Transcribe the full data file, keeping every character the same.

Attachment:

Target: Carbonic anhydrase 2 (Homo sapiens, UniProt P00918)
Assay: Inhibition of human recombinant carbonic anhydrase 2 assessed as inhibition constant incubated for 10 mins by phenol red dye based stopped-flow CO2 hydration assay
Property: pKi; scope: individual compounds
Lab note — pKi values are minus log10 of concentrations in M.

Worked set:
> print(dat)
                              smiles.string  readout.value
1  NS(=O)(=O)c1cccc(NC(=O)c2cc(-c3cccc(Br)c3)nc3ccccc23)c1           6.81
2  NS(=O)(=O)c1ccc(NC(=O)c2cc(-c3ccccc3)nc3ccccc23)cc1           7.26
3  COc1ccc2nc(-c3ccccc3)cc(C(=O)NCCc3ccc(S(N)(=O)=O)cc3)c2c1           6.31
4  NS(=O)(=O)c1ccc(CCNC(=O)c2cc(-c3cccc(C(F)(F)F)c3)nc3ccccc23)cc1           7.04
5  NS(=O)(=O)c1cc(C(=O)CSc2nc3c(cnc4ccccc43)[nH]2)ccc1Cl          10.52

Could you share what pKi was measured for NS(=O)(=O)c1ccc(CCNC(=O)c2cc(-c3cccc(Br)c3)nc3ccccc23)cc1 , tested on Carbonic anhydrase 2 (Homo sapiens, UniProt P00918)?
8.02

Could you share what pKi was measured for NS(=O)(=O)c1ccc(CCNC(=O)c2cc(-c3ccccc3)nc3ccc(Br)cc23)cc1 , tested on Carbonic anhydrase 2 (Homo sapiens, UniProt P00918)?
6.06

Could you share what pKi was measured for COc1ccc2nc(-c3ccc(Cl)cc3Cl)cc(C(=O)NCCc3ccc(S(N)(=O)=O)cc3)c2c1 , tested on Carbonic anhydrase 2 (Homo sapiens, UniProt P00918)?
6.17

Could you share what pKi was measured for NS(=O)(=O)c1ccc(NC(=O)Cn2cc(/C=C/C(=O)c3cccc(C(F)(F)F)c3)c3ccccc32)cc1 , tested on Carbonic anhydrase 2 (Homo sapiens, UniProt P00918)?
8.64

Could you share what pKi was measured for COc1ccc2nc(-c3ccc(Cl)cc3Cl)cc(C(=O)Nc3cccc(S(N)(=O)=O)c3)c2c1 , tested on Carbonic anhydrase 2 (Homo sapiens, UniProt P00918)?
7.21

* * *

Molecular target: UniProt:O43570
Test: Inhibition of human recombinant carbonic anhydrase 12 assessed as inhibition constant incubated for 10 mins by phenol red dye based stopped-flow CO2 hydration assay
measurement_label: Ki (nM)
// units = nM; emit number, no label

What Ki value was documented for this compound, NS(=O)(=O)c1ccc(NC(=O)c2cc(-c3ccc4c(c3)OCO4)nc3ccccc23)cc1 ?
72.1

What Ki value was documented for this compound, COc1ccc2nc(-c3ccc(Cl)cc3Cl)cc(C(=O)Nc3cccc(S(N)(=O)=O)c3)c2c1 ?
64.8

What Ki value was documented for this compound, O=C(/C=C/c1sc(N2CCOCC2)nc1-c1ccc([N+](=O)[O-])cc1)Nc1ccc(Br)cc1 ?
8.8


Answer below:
Target: Carbonic anhydrase 2 (Homo sapiens, UniProt P00918)
Assay: Inhibition of human recombinant carbonic anhydrase 2 assessed as inhibition constant incubated for 10 mins by phenol red dye based stopped-flow CO2 hydration assay
Property: pKi; scope: individual compounds
Lab note — pKi values are minus log10 of concentrations in M.

Worked set:
> print(dat)
                              smiles.string  readout.value
1  NS(=O)(=O)c1cccc(NC(=O)c2cc(-c3cccc(Br)c3)nc3ccccc23)c1           6.81
2  NS(=O)(=O)c1ccc(NC(=O)c2cc(-c3ccccc3)nc3ccccc23)cc1           7.26
3  COc1ccc2nc(-c3ccccc3)cc(C(=O)NCCc3ccc(S(N)(=O)=O)cc3)c2c1           6.31
4  NS(=O)(=O)c1ccc(CCNC(=O)c2cc(-c3cccc(C(F)(F)F)c3)nc3ccccc23)cc1           7.04
5  NS(=O)(=O)c1cc(C(=O)CSc2nc3c(cnc4ccccc43)[nH]2)ccc1Cl          10.52

Could you share what pKi was measured for NS(=O)(=O)c1ccc(CCNC(=O)c2cc(-c3cccc(Br)c3)nc3ccccc23)cc1 , tested on Carbonic anhydrase 2 (Homo sapiens, UniProt P00918)?
8.02

Could you share what pKi was measured for NS(=O)(=O)c1ccc(CCNC(=O)c2cc(-c3ccccc3)nc3ccc(Br)cc23)cc1 , tested on Carbonic anhydrase 2 (Homo sapiens, UniProt P00918)?
6.06

Could you share what pKi was measured for COc1ccc2nc(-c3ccc(Cl)cc3Cl)cc(C(=O)NCCc3ccc(S(N)(=O)=O)cc3)c2c1 , tested on Carbonic anhydrase 2 (Homo sapiens, UniProt P00918)?
6.17

Could you share what pKi was measured for NS(=O)(=O)c1ccc(NC(=O)Cn2cc(/C=C/C(=O)c3cccc(C(F)(F)F)c3)c3ccccc32)cc1 , tested on Carbonic anhydrase 2 (Homo sapiens, UniProt P00918)?
8.64

Could you share what pKi was measured for COc1ccc2nc(-c3ccc(Cl)cc3Cl)cc(C(=O)Nc3cccc(S(N)(=O)=O)c3)c2c1 , tested on Carbonic anhydrase 2 (Homo sapiens, UniProt P00918)?
7.21

* * *

Molecular target: UniProt:O43570
Test: Inhibition of human recombinant carbonic anhydrase 12 assessed as inhibition constant incubated for 10 mins by phenol red dye based stopped-flow CO2 hydration assay
measurement_label: Ki (nM)
// units = nM; emit number, no label

What Ki value was documented for this compound, NS(=O)(=O)c1ccc(NC(=O)c2cc(-c3ccc4c(c3)OCO4)nc3ccccc23)cc1 ?
72.1

What Ki value was documented for this compound, COc1ccc2nc(-c3ccc(Cl)cc3Cl)cc(C(=O)Nc3cccc(S(N)(=O)=O)c3)c2c1 ?
64.8

What Ki value was documented for this compound, O=C(/C=C/c1sc(N2CCOCC2)nc1-c1ccc([N+](=O)[O-])cc1)Nc1ccc(Br)cc1 ?
8.8